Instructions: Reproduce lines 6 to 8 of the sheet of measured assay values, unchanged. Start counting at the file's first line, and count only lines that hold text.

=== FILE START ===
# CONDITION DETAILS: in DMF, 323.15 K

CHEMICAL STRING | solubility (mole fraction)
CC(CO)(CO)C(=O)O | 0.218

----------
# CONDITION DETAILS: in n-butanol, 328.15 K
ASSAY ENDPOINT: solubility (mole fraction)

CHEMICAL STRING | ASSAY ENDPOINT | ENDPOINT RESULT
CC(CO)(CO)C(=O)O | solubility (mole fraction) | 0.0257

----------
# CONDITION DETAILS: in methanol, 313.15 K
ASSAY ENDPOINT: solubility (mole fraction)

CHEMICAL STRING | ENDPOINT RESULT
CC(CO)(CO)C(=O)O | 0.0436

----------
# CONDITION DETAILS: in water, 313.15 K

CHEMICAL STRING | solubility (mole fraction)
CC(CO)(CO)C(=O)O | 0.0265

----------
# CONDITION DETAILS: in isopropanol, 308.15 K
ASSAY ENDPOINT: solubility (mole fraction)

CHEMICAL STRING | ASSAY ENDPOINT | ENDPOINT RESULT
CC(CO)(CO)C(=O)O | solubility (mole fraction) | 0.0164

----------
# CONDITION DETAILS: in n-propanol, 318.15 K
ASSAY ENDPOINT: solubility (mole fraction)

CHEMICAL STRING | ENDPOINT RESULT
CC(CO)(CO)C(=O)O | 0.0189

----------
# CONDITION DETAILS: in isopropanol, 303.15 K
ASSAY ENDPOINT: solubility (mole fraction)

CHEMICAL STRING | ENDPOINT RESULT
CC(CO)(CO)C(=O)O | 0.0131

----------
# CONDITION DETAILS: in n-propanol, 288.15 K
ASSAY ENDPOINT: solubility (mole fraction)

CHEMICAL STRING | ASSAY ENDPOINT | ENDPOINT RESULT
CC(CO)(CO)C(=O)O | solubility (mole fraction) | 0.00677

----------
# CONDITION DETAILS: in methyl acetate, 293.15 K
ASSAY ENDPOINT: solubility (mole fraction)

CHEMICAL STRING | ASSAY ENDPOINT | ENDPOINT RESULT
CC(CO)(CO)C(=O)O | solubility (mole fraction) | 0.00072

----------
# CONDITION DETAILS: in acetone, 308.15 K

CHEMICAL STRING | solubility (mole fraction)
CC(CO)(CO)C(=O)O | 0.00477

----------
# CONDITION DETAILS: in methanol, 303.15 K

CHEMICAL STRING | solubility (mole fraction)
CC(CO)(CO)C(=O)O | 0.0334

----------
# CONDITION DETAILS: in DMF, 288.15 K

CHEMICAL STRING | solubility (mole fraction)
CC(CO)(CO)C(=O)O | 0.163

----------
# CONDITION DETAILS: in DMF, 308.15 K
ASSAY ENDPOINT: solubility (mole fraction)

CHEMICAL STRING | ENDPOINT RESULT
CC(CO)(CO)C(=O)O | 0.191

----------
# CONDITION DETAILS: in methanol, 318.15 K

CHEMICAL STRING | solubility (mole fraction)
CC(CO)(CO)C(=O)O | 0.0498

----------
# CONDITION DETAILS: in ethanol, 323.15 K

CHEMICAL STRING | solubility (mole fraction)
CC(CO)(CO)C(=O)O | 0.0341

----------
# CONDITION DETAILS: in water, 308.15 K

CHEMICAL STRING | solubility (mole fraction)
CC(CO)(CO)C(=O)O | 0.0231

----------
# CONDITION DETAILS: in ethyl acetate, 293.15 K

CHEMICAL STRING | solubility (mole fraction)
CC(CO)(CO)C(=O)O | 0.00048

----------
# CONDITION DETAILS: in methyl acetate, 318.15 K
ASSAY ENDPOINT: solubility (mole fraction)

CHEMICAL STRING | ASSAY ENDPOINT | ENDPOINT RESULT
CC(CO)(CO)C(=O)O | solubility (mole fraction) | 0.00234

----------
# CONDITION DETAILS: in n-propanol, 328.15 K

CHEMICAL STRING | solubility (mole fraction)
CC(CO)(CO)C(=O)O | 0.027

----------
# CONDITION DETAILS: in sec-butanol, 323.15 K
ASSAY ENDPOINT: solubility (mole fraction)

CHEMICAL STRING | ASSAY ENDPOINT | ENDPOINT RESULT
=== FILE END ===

ASSAY ENDPOINT: solubility (mole fraction)

CHEMICAL STRING | ASSAY ENDPOINT | ENDPOINT RESULT
CC(CO)(CO)C(=O)O | solubility (mole fraction) | 0.0257